Another aspect of this discussion is the notion that learners learn better if there is continuity of care and continuity of preceptor. There is evidence that continuity of setting and preceptor does make a difference in terms of the richness of learning for residents: it provides an important opportunity for residents to be “apprentices.”6 However, large modern hospitals often promote fragmented care.
In this issue of the Journal of Graduate Medical Education, Topps and colleagues7 describe a qualitative study looking at resident experiences in a training model where pediatrics residents split their time between community settings in Northern Ontario and tertiary care settings in Ottawa. Their conclusions are interesting and may have lessons for all of us, particularly faculties of medicine that have distributed arrangements8 or partnerships in different contexts. The new insight I took away from reading this article was that of complementarity: residents' education is enhanced by exposure to different contexts. Not surprisingly, tertiary care hospitals were seen as more hierarchical with increased competition among learners. However, these sites were also seen as providing formal education opportunities and allowing residents to learn to care for patients with the most complex conditions. There was little difference in access to teaching from specialists in either setting. Neither community nor tertiary care experience was perceived as better than the other; they were viewed as different, with the type of learning and exposure to cases varied at every site depending on season, staff, other learners, and preceptors. These findings underline the fact that effective education is socially constructed and highly dependent on relationships. Unique to the community sites was the potential for continuity of patients over time and the opportunity to look after many aspects of a patient's condition.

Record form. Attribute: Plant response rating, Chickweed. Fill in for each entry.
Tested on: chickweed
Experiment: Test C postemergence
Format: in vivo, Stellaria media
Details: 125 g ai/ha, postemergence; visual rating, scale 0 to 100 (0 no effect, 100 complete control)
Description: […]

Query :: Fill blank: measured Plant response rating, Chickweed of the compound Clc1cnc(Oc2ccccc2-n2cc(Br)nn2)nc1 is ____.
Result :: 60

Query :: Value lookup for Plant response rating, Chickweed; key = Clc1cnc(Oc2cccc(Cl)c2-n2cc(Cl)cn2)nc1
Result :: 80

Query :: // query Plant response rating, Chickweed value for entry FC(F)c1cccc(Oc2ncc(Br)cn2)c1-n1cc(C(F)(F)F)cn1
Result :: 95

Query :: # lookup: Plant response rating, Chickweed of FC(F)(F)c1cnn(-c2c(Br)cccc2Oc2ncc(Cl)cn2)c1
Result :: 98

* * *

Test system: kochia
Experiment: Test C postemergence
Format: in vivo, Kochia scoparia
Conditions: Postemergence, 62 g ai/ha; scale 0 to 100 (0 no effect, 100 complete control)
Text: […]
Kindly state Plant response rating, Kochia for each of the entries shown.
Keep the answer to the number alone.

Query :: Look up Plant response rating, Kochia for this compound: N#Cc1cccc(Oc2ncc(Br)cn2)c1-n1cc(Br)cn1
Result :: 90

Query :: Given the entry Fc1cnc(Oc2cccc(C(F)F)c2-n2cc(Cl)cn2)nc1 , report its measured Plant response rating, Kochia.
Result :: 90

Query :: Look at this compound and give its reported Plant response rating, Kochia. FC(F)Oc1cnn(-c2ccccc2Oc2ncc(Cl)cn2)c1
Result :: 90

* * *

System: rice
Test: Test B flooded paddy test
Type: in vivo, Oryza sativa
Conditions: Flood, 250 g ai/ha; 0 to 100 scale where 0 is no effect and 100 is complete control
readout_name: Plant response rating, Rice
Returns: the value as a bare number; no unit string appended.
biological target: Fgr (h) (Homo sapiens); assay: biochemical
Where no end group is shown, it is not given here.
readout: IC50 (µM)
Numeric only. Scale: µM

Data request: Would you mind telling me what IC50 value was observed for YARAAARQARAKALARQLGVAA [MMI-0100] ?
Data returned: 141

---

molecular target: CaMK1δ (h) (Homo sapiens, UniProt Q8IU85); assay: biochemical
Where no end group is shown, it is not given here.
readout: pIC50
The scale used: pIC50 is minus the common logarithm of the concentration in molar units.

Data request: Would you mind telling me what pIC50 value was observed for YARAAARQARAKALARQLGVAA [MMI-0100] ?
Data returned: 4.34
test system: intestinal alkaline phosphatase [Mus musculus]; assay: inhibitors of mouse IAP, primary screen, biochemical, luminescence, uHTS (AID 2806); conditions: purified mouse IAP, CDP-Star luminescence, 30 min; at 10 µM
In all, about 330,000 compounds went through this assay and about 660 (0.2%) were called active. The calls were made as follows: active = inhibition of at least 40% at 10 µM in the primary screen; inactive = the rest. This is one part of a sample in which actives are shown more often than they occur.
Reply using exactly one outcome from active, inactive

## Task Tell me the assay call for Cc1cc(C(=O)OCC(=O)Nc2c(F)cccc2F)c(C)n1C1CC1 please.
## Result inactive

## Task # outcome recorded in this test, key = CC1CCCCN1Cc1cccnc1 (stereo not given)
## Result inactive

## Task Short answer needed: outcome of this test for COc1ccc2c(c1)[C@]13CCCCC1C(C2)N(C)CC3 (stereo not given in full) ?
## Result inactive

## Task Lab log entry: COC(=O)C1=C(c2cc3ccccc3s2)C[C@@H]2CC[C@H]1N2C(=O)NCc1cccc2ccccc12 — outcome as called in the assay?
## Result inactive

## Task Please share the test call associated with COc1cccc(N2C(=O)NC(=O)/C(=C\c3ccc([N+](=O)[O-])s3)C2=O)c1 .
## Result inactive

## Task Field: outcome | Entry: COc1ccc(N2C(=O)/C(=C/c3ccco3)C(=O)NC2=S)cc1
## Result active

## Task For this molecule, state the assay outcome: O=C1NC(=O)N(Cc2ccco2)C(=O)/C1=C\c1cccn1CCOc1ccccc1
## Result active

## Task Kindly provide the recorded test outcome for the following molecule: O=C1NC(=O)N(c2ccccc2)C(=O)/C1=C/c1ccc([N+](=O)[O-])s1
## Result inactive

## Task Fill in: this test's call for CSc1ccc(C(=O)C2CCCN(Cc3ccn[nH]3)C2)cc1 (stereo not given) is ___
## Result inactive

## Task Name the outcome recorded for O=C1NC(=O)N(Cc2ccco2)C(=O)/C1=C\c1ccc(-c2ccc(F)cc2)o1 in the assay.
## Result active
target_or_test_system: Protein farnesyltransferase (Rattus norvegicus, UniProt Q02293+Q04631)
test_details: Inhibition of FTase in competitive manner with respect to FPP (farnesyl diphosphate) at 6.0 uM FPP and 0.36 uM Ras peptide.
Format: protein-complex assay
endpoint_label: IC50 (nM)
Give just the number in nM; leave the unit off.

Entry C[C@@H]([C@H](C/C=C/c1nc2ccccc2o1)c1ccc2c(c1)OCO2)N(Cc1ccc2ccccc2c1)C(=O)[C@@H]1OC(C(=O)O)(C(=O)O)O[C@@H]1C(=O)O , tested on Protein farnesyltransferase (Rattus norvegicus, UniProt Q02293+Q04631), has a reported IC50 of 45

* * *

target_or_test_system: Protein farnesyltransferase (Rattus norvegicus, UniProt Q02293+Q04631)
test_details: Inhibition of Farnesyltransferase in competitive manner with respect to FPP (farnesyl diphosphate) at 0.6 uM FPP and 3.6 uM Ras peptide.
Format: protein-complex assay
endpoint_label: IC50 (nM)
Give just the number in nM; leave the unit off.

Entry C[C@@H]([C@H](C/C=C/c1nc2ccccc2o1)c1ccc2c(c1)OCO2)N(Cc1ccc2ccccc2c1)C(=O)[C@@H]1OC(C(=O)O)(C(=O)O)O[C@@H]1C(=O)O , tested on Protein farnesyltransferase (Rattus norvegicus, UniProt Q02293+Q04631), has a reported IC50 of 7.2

For me, the primary message in this research was that ensuring residents have a variety of experiences in different contexts may well enhance their education. This is supported by the solid analysis in the article's discussion that suggests that exposure to both community and tertiary care settings may be a better way to ensure the various CanMEDS9 or Accreditation Council for Graduate Medical Education competencies are covered in a training period. In this regard, the authors conclude that tertiary care centers provided more opportunities to develop the CanMEDS Collaborator, Manager, and Scholar roles, while community experiences provided more opportunities to develop the Communicator, Professional, and Health Advocate roles.
While the study by Topps and colleagues7 is small in numbers and focuses on pediatrics residents, it is rich in description. Perhaps more programs from different disciplines should consider enhancing the variety of settings in which residents learn. A blend of tertiary care and community experiences can enrich residents' experiences. Carefully constructed rotations will allow the different contexts to augment each other.
This blend makes excellent sense: Why are we not doing this routinely?
The author would like to thank Glenn Regehr, Centre for Health Education Scholarship, and Roger Wong, Associate Postgraduate Dean, both Faculty of Medicine, University of British Columbia, for their comments on a draft of this commentary.